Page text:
Swedish-Swiss technology group ABB has suffered a slump in profits in the third quarter. But management is still in good spirits.
ABB, which focuses on power and automation technology, saw its third fiscal quarter profits plunge 45 percent to 360 million dollars. This resulted mainly because of legal disputes in South Africa with a provision of 325 million dollars made for this, as the group announced on Thursday.
ABB group had already paid $104 million dollars to the parties involved for the 2015 corruption case.
However, no agreement had yet been reached with authorities over the construction of the Kusile coal-fired power plant, which was affected by bribes and money laundering while ABB was a contractor. This is now to be dealt with in concrete terms and is consequently a burden on the group.
In the quarter report, the management around group CEO Björn Rosengreen expresses confidence that something like this will not happen again. “The new ABB Way operating model is guided by our Code of Conduct and is part of our regular and transparent business reviews,” the company nobly announced.
However, the case fell pretty much in the middle of the tenure of CEO Ulrich Spiesshofer, who abruptly stepped down in the spring of 2019.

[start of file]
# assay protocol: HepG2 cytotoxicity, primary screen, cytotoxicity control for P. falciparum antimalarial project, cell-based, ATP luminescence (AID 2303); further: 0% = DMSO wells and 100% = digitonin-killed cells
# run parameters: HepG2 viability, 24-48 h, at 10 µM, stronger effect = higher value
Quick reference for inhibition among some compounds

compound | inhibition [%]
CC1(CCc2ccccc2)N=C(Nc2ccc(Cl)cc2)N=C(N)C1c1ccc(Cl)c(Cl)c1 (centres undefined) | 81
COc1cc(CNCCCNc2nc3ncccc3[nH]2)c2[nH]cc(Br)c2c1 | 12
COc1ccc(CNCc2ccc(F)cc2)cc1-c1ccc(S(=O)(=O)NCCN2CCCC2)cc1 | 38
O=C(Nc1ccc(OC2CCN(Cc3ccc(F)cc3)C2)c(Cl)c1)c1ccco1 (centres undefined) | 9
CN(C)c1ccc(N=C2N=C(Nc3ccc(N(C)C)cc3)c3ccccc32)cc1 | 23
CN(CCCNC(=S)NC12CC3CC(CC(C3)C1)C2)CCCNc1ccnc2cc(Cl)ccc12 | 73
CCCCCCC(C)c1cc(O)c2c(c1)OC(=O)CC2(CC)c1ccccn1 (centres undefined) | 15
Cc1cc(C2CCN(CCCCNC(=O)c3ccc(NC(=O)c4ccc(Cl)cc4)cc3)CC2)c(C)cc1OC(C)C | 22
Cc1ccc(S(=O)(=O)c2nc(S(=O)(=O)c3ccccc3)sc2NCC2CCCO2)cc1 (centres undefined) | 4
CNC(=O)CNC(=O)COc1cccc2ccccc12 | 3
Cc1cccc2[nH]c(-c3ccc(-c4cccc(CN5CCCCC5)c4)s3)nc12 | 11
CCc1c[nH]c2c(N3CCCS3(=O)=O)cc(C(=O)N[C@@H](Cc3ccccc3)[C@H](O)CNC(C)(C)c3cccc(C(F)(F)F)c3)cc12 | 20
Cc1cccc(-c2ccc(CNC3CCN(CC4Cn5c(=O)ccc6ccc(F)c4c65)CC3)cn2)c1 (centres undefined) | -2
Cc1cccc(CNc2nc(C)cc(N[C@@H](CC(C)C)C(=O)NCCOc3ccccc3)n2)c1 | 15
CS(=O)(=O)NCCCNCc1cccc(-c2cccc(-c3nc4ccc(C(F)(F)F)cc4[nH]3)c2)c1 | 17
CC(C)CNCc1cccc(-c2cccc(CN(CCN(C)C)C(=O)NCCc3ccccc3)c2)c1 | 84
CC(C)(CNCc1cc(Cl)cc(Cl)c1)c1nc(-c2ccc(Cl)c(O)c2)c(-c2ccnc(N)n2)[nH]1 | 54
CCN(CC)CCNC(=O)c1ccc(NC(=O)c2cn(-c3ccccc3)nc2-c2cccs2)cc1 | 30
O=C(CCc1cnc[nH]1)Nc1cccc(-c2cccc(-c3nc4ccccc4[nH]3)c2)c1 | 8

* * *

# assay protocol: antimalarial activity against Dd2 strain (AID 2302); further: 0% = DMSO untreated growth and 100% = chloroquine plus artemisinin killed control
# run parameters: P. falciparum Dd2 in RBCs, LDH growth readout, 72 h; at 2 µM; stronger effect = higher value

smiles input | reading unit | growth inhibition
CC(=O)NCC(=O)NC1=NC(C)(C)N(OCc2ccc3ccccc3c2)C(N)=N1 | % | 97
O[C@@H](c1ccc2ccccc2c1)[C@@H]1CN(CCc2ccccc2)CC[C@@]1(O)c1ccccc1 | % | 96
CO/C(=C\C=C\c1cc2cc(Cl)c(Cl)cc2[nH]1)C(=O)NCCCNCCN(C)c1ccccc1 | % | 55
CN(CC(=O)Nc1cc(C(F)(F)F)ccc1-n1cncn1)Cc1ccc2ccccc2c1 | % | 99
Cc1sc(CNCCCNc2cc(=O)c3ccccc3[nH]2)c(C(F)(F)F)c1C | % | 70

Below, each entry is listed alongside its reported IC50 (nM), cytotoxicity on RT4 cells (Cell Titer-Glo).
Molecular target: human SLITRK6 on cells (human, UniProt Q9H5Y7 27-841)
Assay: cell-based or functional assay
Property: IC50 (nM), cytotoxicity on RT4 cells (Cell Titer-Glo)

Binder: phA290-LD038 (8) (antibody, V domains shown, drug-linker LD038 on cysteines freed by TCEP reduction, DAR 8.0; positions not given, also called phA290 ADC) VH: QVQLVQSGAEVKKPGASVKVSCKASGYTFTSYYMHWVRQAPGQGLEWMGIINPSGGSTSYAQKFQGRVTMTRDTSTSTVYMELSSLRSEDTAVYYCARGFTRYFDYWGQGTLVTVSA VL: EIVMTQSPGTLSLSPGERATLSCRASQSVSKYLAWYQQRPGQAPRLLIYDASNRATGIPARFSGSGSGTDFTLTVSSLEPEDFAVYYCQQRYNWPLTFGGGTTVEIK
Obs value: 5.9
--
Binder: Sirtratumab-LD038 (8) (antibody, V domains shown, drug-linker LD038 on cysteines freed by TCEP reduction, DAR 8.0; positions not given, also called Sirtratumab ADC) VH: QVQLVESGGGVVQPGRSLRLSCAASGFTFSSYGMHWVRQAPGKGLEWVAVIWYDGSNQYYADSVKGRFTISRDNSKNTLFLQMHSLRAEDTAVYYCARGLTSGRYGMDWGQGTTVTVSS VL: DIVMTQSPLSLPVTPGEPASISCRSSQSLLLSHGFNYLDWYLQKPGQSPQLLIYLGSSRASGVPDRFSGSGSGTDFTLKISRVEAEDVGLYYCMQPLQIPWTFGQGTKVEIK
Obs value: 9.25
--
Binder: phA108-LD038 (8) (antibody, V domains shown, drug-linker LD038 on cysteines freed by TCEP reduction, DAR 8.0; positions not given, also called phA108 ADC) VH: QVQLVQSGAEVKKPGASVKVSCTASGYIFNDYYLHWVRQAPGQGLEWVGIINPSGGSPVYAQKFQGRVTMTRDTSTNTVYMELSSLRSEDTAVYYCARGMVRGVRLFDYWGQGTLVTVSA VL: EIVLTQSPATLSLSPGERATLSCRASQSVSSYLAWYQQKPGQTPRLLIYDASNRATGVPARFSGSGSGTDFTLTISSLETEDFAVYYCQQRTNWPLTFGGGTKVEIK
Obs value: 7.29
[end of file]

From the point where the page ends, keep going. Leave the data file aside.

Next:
Behind previous year
In addition to the third-quarter sales slump, however, revenue rose about 5 percent to 7.4 billion dollars. New orders also increased 4 percent to 8.2 billion dollars.
Even for the first three quarters combined, profits were still down 30 percent from the year-earlier period to 1.3 billion dollars. Even if observers added the 325 million dollars in accruals, ABB would not reach last year’s profit level of 1.9 billion dollars. That would be about 12.5 percent short.
Weak cash flow
Sales increased just 1 percent to 21.6 billion dollars from January to September. However, new orders increased by 12 percent to around 26.4 billion dollars.
The cash flow from operating activities, which is actually a good indicator of how a company is doing operationally, is also striking. In the past quarter, the ABB Group’s cash flow fell by almost 30 percent to around 800 million dollars.
For the first three quarters of 2022, the technology company is about 74 percent behind at just 600 million dollars.
Mood on the rise
Group CEO Rosengreen is nevertheless optimistic. On the one hand, he said, the group has not seen any significant changes in customer activity. On the other hand, it looks as if ABB will probably reach its 2023 operating margin target at Ebita level of 15 percent a year earlier than planned.
In addition, he said, sales had benefited from easing component bottlenecks compared with the previous quarter, which made it easier to supply customers. Significantly lower interruptions due to corona-related lockdowns in China also had a positive impact, it was reported.
Reflection in results
Drivers of this, according to the communiqué, are increasing efficiency as ABB fully embeds its decentralized operating model and performance culture across all divisions, as well as strong revenue growth.
If so, all of this should soon be positively reflected in the group’s published figures.